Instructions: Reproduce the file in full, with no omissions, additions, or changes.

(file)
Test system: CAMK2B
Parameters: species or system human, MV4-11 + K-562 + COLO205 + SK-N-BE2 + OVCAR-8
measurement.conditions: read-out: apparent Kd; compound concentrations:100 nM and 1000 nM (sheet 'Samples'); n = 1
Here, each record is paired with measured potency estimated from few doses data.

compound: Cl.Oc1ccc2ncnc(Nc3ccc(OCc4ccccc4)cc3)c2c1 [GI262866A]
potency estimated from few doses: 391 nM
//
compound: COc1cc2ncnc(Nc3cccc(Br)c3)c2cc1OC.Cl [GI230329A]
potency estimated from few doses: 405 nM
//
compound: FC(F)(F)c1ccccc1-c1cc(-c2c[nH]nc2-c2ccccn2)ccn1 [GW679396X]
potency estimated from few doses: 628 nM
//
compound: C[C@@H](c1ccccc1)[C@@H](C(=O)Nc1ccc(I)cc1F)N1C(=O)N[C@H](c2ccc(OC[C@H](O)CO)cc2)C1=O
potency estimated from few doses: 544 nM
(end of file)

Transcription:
Test system: CAMK2B
Parameters: species or system human, MV4-11 + K-562 + COLO205 + SK-N-BE2 + OVCAR-8
measurement.conditions: read-out: apparent Kd; compound concentrations:100 nM and 1000 nM (sheet 'Samples'); n = 1
Here, each record is paired with measured potency estimated from few doses data.

compound: Cl.Oc1ccc2ncnc(Nc3ccc(OCc4ccccc4)cc3)c2c1 [GI262866A]
potency estimated from few doses: 391 nM
//
compound: COc1cc2ncnc(Nc3cccc(Br)c3)c2cc1OC.Cl [GI230329A]
potency estimated from few doses: 405 nM
//
compound: FC(F)(F)c1ccccc1-c1cc(-c2c[nH]nc2-c2ccccn2)ccn1 [GW679396X]
potency estimated from few doses: 628 nM
//
compound: C[C@@H](c1ccccc1)[C@@H](C(=O)Nc1ccc(I)cc1F)N1C(=O)N[C@H](c2ccc(OC[C@H](O)CO)cc2)C1=O
potency estimated from few doses: 544 nM